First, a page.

From a real estate perspective, creating a community begins with the incipient phase of the project, namely with the concept itself of the new buildings to be erected and – prior to that – with the urban planning for that project, especially if it is a mixed use one, said Roxana Dudau, Head of Real Estate & Construction and Associated Partner at Noerr, at BR’s Rising Cities. Smart Future conference.
“Mixed use projects are the most suitable type of projects for creating communities, if not indispensable altogether for creating such a community (unless a single purpose building is inserted into an already existing and functional community context).”
Therefore, Dudau argued, the town planning documentation (usually an urban zoning plan – PUZ) needs to be thoroughly thought through and elaborated with the community purpose in mind.
“Ideally, such large projects should be thought up in direct cooperation with local authorities, especially in order for the infrastructure to be tailored to the future needs triggered by the new community and its relations with the immediate vicinity of the project and the other parts of the city.
The rules to be observed in such an endeavour would be related to the following aspects, to name only a few: streets and utilities infrastructure and their future development/extension/
modernization, functional zoning of the land, environment protection measures, green & leisure areas, urban revitalization and complex reconstruction of the area, creation of pedestrian areas and urban landscape, street furniture. In other words: meeting as many needs of the populace as possible.”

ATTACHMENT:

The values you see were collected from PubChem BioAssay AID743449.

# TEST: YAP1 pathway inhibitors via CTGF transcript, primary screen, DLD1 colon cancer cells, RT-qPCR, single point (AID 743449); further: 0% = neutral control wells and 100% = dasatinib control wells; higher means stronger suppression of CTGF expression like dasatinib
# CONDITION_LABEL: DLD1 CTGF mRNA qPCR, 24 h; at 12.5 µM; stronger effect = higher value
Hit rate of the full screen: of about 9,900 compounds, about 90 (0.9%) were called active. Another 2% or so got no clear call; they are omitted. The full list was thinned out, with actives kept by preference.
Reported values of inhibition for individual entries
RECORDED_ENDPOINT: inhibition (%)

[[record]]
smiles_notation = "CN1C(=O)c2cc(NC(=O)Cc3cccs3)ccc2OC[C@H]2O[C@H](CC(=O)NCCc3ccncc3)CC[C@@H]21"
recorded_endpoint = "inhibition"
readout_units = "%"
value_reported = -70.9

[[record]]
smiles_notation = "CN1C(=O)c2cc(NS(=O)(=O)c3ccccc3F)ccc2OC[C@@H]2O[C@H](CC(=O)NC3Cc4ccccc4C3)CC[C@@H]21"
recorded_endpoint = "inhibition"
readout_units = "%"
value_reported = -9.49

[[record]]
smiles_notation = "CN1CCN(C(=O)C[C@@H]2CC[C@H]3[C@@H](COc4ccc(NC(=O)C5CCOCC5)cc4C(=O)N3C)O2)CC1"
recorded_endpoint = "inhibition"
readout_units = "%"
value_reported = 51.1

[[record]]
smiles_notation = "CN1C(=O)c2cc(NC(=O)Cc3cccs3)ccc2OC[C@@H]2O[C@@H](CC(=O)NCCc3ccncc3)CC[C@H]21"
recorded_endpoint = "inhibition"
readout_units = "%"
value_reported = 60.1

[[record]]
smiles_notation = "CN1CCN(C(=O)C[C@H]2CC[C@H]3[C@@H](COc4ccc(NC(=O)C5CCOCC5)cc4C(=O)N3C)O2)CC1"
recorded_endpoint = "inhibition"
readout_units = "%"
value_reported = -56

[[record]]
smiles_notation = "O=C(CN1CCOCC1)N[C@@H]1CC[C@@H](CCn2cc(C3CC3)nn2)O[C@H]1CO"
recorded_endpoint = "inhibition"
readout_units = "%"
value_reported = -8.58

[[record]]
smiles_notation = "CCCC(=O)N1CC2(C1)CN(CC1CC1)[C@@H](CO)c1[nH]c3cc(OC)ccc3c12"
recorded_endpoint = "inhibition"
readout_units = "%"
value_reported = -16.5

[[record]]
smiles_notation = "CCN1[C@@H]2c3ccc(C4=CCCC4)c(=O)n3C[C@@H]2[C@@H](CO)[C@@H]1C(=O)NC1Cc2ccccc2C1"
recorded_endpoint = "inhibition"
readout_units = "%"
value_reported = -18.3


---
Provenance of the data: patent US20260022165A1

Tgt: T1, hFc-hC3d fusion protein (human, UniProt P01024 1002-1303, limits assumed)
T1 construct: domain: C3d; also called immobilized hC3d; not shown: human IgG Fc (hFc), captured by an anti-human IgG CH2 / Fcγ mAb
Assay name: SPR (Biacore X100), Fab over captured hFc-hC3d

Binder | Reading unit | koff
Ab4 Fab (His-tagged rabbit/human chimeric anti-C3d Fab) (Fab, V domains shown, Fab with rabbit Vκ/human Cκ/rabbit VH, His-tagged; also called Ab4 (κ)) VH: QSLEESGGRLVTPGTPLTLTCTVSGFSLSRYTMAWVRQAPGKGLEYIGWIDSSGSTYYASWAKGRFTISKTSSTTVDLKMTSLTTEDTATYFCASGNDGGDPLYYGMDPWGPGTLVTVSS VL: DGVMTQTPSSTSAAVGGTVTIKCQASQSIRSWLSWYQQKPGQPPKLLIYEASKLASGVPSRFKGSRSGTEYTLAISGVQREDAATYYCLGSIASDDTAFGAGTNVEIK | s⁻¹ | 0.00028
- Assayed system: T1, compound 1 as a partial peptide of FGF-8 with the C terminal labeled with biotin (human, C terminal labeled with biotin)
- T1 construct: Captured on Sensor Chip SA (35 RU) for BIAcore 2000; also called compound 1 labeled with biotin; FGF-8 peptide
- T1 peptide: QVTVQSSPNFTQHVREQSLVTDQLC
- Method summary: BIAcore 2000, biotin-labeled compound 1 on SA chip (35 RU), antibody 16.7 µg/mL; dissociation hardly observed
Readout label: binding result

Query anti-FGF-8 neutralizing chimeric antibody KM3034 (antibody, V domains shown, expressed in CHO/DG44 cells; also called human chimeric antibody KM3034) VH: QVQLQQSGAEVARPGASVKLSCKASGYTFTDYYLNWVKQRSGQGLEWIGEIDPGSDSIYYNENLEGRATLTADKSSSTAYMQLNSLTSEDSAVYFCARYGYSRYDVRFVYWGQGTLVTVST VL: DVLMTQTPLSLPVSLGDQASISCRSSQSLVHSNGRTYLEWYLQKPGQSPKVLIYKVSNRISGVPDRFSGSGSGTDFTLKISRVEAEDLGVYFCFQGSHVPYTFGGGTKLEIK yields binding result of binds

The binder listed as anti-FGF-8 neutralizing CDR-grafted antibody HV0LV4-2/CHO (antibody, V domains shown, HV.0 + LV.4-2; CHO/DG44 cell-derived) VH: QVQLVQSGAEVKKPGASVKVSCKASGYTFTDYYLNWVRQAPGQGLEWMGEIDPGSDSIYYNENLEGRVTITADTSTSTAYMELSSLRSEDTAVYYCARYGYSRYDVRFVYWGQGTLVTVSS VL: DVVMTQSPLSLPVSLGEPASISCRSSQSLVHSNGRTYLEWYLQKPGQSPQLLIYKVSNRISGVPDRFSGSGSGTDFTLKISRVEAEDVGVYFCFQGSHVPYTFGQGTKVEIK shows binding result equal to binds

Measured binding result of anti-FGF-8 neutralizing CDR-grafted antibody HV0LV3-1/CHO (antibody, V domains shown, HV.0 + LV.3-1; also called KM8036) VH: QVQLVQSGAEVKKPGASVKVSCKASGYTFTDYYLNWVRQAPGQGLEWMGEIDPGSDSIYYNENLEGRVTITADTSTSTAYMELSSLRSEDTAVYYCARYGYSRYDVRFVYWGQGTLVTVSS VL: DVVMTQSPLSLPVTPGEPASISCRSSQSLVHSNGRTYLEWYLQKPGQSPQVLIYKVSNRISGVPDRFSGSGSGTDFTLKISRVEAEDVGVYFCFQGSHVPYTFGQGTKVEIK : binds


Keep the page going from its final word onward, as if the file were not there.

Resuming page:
She also addressed the legislative aspect of real estate planning, noting that it should be a priority for authorities to bring urban legislation in line with requirements for construction permits and quality standards.
“What is needed in Romania is a strong and clear urban legislation which, doubled by undisputed general town planning documentations of cities (with clearly set urban principles and pillars for the development thereof), would bring clarity and sustainability to the city and local community development. Ideally, direct permitting for new projects should be targeted, so that no derogatory documentations are needed, as a rule, but merely as an exception, on case by case basis.
A good legal framework in this field would have to balance out the interests of the existing real estate owners in the area with those of the new investors ‘on the block’, so as to ensure both a flexible and swift authorization process, on the one hand, and prevent out-of-context buildings, on the other hand.”